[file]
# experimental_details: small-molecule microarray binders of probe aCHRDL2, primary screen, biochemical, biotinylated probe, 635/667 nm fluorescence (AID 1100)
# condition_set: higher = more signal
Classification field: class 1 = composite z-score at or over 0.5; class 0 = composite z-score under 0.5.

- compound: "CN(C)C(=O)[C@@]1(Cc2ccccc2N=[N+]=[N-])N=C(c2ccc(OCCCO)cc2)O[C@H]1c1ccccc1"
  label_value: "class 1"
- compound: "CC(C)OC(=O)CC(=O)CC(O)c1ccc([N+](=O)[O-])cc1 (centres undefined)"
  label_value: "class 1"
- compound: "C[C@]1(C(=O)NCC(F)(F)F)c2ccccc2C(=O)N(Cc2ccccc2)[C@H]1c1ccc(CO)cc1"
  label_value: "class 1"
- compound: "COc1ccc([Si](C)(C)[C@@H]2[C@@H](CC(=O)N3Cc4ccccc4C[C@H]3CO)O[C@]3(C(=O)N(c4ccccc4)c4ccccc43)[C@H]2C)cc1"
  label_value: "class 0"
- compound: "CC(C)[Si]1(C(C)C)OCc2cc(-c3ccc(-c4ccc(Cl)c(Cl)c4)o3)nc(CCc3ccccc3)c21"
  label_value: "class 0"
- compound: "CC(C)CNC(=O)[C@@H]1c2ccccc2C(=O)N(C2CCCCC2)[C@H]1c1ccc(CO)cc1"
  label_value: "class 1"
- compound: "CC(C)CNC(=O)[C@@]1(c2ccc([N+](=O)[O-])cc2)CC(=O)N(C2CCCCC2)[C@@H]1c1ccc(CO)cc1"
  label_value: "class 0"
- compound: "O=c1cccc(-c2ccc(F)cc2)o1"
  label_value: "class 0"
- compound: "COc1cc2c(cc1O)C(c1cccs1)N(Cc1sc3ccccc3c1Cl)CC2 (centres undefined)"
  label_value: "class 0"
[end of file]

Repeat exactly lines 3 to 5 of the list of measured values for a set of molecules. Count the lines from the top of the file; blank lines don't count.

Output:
Classification field: class 1 = composite z-score at or over 0.5; class 0 = composite z-score under 0.5.

- compound: "CN(C)C(=O)[C@@]1(Cc2ccccc2N=[N+]=[N-])N=C(c2ccc(OCCCO)cc2)O[C@H]1c1ccccc1"
  label_value: "class 1"